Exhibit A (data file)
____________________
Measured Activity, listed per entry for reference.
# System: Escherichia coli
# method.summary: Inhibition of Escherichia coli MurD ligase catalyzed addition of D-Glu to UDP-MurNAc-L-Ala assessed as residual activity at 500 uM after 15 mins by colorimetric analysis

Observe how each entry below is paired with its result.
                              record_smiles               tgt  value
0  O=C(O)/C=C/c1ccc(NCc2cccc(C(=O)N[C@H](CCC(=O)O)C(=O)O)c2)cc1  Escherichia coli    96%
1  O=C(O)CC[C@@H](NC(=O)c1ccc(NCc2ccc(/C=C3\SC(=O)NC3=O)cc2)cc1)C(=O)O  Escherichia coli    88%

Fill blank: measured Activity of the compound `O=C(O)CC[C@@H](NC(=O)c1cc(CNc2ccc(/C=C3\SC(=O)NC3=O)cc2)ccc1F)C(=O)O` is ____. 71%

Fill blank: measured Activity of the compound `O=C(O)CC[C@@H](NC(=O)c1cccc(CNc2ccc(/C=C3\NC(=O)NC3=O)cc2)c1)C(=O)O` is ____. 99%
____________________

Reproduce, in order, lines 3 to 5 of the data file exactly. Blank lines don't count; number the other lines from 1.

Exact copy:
# method.summary: Inhibition of Escherichia coli MurD ligase catalyzed addition of D-Glu to UDP-MurNAc-L-Ala assessed as residual activity at 500 uM after 15 mins by colorimetric analysis

Observe how each entry below is paired with its result.
                              record_smiles               tgt  value